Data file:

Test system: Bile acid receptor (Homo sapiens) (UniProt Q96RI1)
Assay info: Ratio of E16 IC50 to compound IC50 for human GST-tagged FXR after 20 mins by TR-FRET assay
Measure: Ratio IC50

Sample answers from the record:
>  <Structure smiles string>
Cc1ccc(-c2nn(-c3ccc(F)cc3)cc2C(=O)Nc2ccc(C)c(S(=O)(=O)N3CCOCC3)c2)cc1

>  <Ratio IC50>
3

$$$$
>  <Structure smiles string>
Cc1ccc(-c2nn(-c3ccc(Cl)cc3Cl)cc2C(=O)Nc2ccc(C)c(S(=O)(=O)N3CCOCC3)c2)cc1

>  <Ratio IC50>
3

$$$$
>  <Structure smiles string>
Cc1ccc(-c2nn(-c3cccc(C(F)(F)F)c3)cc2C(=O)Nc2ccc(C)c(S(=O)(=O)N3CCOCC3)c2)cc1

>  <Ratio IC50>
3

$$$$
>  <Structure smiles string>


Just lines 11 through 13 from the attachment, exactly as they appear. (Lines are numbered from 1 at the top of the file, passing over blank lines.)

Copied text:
Cc1ccc(-c2nn(-c3ccc(Cl)cc3Cl)cc2C(=O)Nc2ccc(C)c(S(=O)(=O)N3CCOCC3)c2)cc1

>  <Ratio IC50>
3